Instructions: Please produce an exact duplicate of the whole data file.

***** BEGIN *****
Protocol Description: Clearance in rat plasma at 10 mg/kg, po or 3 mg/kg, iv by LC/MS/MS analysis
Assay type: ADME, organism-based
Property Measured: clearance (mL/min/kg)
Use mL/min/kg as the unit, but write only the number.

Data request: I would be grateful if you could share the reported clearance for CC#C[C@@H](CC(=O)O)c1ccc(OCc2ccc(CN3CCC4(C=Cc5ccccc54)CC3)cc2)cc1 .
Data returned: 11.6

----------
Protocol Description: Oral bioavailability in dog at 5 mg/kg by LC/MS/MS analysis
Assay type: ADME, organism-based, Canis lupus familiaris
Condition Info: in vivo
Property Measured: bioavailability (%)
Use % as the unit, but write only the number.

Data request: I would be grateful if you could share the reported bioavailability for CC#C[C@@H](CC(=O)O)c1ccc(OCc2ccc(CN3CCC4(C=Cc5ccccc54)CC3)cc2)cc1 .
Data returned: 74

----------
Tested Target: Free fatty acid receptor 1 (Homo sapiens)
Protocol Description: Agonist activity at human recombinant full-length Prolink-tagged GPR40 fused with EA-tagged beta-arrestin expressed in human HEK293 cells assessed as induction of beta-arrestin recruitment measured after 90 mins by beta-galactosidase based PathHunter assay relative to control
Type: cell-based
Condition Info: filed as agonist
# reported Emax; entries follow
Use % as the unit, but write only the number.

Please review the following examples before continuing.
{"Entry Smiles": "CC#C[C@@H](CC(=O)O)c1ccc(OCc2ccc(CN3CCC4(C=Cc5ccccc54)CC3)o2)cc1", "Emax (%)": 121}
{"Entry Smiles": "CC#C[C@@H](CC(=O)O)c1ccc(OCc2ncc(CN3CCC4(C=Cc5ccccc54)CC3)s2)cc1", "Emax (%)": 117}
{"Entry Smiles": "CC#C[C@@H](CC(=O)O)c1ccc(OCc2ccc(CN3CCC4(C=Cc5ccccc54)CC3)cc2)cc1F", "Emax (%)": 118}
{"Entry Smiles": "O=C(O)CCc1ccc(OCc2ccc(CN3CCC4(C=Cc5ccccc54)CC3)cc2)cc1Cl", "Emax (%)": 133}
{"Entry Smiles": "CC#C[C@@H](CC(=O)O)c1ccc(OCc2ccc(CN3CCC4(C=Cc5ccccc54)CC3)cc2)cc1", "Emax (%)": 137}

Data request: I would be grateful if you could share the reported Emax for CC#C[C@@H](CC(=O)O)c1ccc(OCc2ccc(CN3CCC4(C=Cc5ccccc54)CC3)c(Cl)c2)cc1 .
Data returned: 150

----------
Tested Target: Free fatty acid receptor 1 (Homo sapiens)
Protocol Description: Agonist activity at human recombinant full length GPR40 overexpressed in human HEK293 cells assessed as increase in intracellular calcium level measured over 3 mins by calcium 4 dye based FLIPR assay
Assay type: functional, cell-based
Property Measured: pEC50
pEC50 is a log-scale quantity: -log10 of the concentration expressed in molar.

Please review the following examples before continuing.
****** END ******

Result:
Protocol Description: Clearance in rat plasma at 10 mg/kg, po or 3 mg/kg, iv by LC/MS/MS analysis
Assay type: ADME, organism-based
Property Measured: clearance (mL/min/kg)
Use mL/min/kg as the unit, but write only the number.

Data request: I would be grateful if you could share the reported clearance for CC#C[C@@H](CC(=O)O)c1ccc(OCc2ccc(CN3CCC4(C=Cc5ccccc54)CC3)cc2)cc1 .
Data returned: 11.6

----------
Protocol Description: Oral bioavailability in dog at 5 mg/kg by LC/MS/MS analysis
Assay type: ADME, organism-based, Canis lupus familiaris
Condition Info: in vivo
Property Measured: bioavailability (%)
Use % as the unit, but write only the number.

Data request: I would be grateful if you could share the reported bioavailability for CC#C[C@@H](CC(=O)O)c1ccc(OCc2ccc(CN3CCC4(C=Cc5ccccc54)CC3)cc2)cc1 .
Data returned: 74

----------
Tested Target: Free fatty acid receptor 1 (Homo sapiens)
Protocol Description: Agonist activity at human recombinant full-length Prolink-tagged GPR40 fused with EA-tagged beta-arrestin expressed in human HEK293 cells assessed as induction of beta-arrestin recruitment measured after 90 mins by beta-galactosidase based PathHunter assay relative to control
Type: cell-based
Condition Info: filed as agonist
# reported Emax; entries follow
Use % as the unit, but write only the number.

Please review the following examples before continuing.
{"Entry Smiles": "CC#C[C@@H](CC(=O)O)c1ccc(OCc2ccc(CN3CCC4(C=Cc5ccccc54)CC3)o2)cc1", "Emax (%)": 121}
{"Entry Smiles": "CC#C[C@@H](CC(=O)O)c1ccc(OCc2ncc(CN3CCC4(C=Cc5ccccc54)CC3)s2)cc1", "Emax (%)": 117}
{"Entry Smiles": "CC#C[C@@H](CC(=O)O)c1ccc(OCc2ccc(CN3CCC4(C=Cc5ccccc54)CC3)cc2)cc1F", "Emax (%)": 118}
{"Entry Smiles": "O=C(O)CCc1ccc(OCc2ccc(CN3CCC4(C=Cc5ccccc54)CC3)cc2)cc1Cl", "Emax (%)": 133}
{"Entry Smiles": "CC#C[C@@H](CC(=O)O)c1ccc(OCc2ccc(CN3CCC4(C=Cc5ccccc54)CC3)cc2)cc1", "Emax (%)": 137}

Data request: I would be grateful if you could share the reported Emax for CC#C[C@@H](CC(=O)O)c1ccc(OCc2ccc(CN3CCC4(C=Cc5ccccc54)CC3)c(Cl)c2)cc1 .
Data returned: 150

----------
Tested Target: Free fatty acid receptor 1 (Homo sapiens)
Protocol Description: Agonist activity at human recombinant full length GPR40 overexpressed in human HEK293 cells assessed as increase in intracellular calcium level measured over 3 mins by calcium 4 dye based FLIPR assay
Assay type: functional, cell-based
Property Measured: pEC50
pEC50 is a log-scale quantity: -log10 of the concentration expressed in molar.

Please review the following examples before continuing.